I try to tag my posts with trigger warnings in the format of a category titled “trigger warning” and hashtags stating “tw: [sensitive topic]”. Keeping that in mind, please feel free to review my archives or to cozy up and delve into a new post. If you relate to what you read and feel a little less shitty, that’s fantastic. And if you don’t relate to what you read but learn something instead, that’s also pretty great. 

FnD: The Damage Function

This post originally went live on mydnyht.wordpress.com on 3 January 2013.

This is an essay I wrote last year over the holidays during a stay in a respite center (moments of crises often pick inopportune times to strike). I was largely comparing myself to others while writing this, and lately my own level of functioning has been on my mind, plaguing me. It’s probably something I’ll touch on in the coming weeks. I think that regardless of someone’s level of functioning (often impacted by mental illness), they should be given a chance by society at large and they often times aren’t. It’s interesting to see someone’s own perception of their ability to function in society, just as it is interesting to see what coping skills they employ to deal with the stress and other triggers that result from living in society and dealing with mental illness at the same time.


How does one define “functioning”?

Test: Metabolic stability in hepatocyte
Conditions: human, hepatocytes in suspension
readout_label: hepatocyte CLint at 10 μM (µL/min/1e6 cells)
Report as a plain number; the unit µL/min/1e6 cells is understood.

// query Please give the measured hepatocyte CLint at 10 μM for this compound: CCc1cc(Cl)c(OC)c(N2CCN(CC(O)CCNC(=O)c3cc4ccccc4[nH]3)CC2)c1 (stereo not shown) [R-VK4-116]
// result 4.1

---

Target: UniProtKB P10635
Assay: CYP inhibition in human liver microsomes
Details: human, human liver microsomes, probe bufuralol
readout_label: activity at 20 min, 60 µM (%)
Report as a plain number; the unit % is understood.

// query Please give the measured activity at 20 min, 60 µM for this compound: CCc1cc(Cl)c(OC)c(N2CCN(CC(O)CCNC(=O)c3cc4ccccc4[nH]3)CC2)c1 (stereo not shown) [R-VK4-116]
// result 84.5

How does one define “damaged”?

Does it have to do with the listless glaze that settles over someone’s eyes – the glassy film that indicates a lack of intelligence or inability to comprehend one’s surroundings, or perhaps a layer of tears that stems from boredom, depression, or the apathy that comes from feeling too many emotions, too strongly, too often?

Does it have to do with one’s manner of speech? The slow drawl that signals some sort of serious mental defect, or perhaps physical or emotional exhaustion? The anger and raised voice that is indicative of a temper, or someone with rage and anxiety issues, or perhaps the frustration of someone who has dealt with too much in too little time? The vocabulary someone uses – is someone who is verbose or who has a firm grasp on the English language really more intelligent than someone who utters “fuck” every few words? Are intelligent people not allowed to be angry or to curse? Are intelligent people not allowed to make crass jokes or indulge in inappropriate humor simply because they know better and understand the gravity and severity of a given situation?

What is the difference between “high functioning” and “low functioning” (read: damaged)?

What makes someone broken? Can they be fixed? Should they be fixed?

Does everyone really need to do the exact same thing the exact same way to be a functioning member of society?